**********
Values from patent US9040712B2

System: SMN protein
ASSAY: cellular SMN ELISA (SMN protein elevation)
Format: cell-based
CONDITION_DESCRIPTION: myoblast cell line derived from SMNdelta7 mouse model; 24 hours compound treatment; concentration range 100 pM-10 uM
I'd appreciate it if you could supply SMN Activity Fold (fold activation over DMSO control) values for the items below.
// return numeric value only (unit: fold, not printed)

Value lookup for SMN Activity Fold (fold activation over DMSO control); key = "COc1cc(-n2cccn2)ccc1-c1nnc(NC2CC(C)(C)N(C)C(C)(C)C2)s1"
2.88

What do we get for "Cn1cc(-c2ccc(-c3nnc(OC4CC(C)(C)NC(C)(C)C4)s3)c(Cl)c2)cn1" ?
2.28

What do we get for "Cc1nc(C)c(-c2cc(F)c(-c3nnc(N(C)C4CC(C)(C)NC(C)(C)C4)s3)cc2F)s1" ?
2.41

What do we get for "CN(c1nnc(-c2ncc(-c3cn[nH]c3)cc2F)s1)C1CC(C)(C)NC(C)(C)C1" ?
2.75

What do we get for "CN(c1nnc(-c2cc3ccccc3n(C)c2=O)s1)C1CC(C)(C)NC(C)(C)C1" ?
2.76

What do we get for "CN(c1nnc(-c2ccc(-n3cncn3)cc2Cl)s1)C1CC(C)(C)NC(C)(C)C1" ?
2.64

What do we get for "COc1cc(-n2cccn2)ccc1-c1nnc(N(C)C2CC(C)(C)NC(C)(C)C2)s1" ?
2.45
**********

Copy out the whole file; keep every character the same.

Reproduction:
Values from patent US9040712B2

System: SMN protein
ASSAY: cellular SMN ELISA (SMN protein elevation)
Format: cell-based
CONDITION_DESCRIPTION: myoblast cell line derived from SMNdelta7 mouse model; 24 hours compound treatment; concentration range 100 pM-10 uM
I'd appreciate it if you could supply SMN Activity Fold (fold activation over DMSO control) values for the items below.
// return numeric value only (unit: fold, not printed)

Value lookup for SMN Activity Fold (fold activation over DMSO control); key = "COc1cc(-n2cccn2)ccc1-c1nnc(NC2CC(C)(C)N(C)C(C)(C)C2)s1"
2.88

What do we get for "Cn1cc(-c2ccc(-c3nnc(OC4CC(C)(C)NC(C)(C)C4)s3)c(Cl)c2)cn1" ?
2.28

What do we get for "Cc1nc(C)c(-c2cc(F)c(-c3nnc(N(C)C4CC(C)(C)NC(C)(C)C4)s3)cc2F)s1" ?
2.41

What do we get for "CN(c1nnc(-c2ncc(-c3cn[nH]c3)cc2F)s1)C1CC(C)(C)NC(C)(C)C1" ?
2.75

What do we get for "CN(c1nnc(-c2cc3ccccc3n(C)c2=O)s1)C1CC(C)(C)NC(C)(C)C1" ?
2.76

What do we get for "CN(c1nnc(-c2ccc(-n3cncn3)cc2Cl)s1)C1CC(C)(C)NC(C)(C)C1" ?
2.64

What do we get for "COc1cc(-n2cccn2)ccc1-c1nnc(N(C)C2CC(C)(C)NC(C)(C)C2)s1" ?
2.45